Squabbles undermine China's billing as 'the new Klondike'
Friday 24 September 2004
Hyperbole is alive and well in Formula One. Yesterday Norbert Haug, the motor sport director of Mercedes-Benz, was moved to remark: "In my view this is a very important race, probably the most important race in the history of motor sport."
Given the glittering history that has embraced a world championship for 54 years, that is a little strong, but on the eve of the inaugural Chinese Grand Prix it is a telling indication of just how much the world's major car makers - those who are left in Formula One, that is - see China as a new Eldorado. It will be the major new hunting ground for them in the years to come, and the Grand Prix is just the thing to wind the market up to fever pitch.
"It is a new era and I think we will have more spectators worldwide for television than for any race before," Haug continued, "especially in America, I think, there will be a lot mentioned about the race."
His fellow countryman Mario Theissen, the director of BMW Motorsport, for whom China is the already fastest growing market, agreed. "In terms of market power, nothing so far compares with this race," he said. The troubled BAR-Honda principal, David Richards, likened it to "the Klondike, it's the new frontier".
The Chinese have embraced the project with tremendous enthusiasm. The German architect Hermann Tilke, who also created the Formula One tracks in Malaysia and Bahrain as well as one being built in Turkey, was the designer and walking round the purpose-built track at Shanghai is more akin to a trip to Disneyland. The buildings tower everywhere you look. The press room is suspended 40 metres above the track. Opulence oozes from every pore.
Unless you wished to be spiteful, you would not invite any members of the British Racing Drivers' Club, owners of beleaguered Silverstone, to come and see for themselves the face of Formula One's future. It would be too painful. This is a $240m (£134m) reminder that the past - even the present - is nowhere near as important as the future to the sport's heavy hitters.
So much so that things got a trifle tetchy at yesterday's press conference, where naturally people wanted to hear the views of Tony Purnell, the principal of the Jaguar team which Ford will axe at the end of the season, and of the troubled Eddie Jordan. This appeared to irk Renault's team principal, Flavio Briatore, who said: "I think this press conference makes no sense. Here we are in China for the first race and you start talking about the problem for Jordan. If Jordan has a problem and if Tony has a problem, I'm sure this is not the place to resolve the problem. Instead of being enthusiastic to come to this place, where the people have made a lot of effort to prepare for an incredible race, you guys try to turn things round as usual for no reason.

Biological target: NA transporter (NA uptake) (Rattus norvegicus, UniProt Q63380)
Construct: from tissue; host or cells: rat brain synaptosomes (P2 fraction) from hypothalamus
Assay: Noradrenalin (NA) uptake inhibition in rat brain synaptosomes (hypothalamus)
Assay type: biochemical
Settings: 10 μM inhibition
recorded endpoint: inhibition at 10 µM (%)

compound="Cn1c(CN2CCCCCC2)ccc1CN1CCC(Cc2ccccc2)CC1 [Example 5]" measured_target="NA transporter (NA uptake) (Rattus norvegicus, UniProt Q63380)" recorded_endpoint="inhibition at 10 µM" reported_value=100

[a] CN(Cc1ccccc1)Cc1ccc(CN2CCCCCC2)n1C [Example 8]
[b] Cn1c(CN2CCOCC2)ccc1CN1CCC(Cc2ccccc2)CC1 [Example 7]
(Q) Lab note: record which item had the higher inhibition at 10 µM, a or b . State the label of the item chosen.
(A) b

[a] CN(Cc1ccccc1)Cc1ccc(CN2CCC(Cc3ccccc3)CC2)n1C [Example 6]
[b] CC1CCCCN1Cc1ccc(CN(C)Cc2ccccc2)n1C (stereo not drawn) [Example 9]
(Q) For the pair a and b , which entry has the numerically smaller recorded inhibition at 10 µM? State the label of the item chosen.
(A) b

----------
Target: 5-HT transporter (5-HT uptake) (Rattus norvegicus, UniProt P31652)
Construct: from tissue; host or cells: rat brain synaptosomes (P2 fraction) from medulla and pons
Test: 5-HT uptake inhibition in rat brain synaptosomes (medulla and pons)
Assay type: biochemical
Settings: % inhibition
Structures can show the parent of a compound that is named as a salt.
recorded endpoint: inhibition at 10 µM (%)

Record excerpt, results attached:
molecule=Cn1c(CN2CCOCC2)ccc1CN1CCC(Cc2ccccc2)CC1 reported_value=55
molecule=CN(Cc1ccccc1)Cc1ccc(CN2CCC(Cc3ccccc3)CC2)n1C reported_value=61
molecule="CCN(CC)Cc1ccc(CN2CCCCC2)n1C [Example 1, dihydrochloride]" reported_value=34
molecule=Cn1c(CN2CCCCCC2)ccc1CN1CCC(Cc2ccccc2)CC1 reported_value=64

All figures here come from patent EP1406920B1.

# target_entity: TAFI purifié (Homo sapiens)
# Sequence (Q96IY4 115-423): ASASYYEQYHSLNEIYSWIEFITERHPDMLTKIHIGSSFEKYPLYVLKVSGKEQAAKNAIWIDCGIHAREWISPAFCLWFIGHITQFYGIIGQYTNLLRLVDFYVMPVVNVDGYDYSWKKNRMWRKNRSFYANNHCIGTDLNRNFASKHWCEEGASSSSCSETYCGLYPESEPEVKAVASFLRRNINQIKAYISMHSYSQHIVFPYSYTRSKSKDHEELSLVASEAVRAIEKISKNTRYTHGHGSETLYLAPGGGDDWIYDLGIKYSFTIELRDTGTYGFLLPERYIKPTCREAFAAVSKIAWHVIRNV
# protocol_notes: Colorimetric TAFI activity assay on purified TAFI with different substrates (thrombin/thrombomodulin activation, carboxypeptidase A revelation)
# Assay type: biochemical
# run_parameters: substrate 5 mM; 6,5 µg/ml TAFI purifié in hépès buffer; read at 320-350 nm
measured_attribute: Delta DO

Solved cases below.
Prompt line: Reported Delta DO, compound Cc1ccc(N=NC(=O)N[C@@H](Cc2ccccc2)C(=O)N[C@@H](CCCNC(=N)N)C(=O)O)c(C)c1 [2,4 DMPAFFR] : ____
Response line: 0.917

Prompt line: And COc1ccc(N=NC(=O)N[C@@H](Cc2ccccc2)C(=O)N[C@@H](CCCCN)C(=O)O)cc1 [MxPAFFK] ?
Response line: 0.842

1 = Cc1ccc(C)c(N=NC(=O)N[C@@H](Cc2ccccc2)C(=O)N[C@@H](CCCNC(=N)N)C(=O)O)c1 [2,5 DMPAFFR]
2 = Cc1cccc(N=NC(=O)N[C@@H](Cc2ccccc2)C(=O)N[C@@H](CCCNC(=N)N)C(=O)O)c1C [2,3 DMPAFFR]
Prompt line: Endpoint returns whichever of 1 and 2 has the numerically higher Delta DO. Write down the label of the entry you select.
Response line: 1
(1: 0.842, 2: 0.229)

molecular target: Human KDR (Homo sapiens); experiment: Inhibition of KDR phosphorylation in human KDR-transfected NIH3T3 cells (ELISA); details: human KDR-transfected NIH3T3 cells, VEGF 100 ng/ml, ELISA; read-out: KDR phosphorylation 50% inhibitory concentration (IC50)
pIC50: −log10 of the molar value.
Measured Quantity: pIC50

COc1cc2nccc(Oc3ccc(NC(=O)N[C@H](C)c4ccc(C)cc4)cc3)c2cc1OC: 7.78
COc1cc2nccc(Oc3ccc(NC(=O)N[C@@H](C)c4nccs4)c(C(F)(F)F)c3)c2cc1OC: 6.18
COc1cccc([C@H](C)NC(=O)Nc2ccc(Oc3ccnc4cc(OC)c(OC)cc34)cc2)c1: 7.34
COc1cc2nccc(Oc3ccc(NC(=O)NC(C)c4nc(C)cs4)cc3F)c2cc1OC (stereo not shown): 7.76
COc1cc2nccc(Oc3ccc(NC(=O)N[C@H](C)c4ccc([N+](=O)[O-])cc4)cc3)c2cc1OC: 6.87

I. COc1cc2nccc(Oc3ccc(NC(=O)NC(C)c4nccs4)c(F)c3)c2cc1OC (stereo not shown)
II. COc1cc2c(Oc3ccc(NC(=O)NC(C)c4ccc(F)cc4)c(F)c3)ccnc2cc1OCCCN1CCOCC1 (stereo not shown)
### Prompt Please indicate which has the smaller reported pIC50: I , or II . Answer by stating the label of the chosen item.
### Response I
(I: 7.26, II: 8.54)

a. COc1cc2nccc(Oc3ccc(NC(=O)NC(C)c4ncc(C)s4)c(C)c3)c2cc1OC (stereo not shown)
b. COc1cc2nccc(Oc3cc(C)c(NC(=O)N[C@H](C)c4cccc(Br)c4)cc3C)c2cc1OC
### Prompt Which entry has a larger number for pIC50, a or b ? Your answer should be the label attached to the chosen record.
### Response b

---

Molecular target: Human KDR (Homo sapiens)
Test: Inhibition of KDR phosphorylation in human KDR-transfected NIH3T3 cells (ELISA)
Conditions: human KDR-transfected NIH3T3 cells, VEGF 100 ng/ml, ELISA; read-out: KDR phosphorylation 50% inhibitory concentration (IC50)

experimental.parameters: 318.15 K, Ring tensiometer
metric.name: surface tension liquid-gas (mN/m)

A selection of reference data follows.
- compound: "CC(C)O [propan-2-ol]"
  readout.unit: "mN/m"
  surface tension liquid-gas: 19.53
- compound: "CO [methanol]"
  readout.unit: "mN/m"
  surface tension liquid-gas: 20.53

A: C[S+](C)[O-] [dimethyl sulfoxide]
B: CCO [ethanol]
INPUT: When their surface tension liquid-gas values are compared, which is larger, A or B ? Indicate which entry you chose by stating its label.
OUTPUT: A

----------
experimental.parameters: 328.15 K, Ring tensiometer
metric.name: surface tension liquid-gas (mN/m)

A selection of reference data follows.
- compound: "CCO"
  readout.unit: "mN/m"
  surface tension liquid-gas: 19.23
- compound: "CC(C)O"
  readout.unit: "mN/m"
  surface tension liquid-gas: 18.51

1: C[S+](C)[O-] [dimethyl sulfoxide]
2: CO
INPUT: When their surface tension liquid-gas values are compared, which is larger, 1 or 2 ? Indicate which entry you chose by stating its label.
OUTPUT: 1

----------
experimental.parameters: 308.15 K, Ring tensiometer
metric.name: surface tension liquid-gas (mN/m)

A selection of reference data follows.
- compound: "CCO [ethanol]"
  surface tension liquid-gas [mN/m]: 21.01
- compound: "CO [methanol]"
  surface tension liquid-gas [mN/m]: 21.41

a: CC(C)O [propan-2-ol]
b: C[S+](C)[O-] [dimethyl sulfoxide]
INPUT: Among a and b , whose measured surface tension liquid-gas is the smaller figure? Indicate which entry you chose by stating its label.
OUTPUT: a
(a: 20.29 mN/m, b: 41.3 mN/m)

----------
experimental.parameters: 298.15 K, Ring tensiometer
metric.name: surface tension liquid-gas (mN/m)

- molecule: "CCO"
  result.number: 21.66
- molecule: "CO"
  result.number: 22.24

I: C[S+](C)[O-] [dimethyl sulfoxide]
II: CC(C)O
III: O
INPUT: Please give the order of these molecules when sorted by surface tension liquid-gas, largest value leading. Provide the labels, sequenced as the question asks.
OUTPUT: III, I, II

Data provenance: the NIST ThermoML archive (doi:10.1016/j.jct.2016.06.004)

"Really, I don't like a press conference like this, talking about the problems for Formula One. Everybody has problems, not only in these areas. We need to resolve our problems. If somebody makes $300m or $400m investment in Formula One, I think this is very positive for Formula One, but you guys only like to look at the bad things. There's a lot of jealousy and you guys are part of that jealousy. I think this press conference is completely disgusting."
This graceless outburst merely demonstrated that the more things change, the more they stay the same. Self-interest currently overrides common sense in a sport that some believe is in danger of disappearing up its own multiple exhaust pipes, with some teams heading for penury faster than they go into the first corner at the start of a race, and no firm regulations for 2005.
Ignoring the problem - or, worse, seeking to muzzle the press so that they will not tell the outside world - is not going to make it go away.
Venues such as China and Bahrain, which also made its debut this season, and Turkey, which comes next year, are the future of the sport. But when Jaguar are on the rocks - "one team for sale: used, abused but ready to go," as their managing director, Dave Pitchforth, put it yesterday; and Bernie Ecclestone openly tells the BBC that he does not expect to see either Jordan or Minardi around next season - "I think in the end they are going to find it not easy to survive. It doesn't look too healthy at the moment," he said - you begin to wonder just who will be left to embrace that future.
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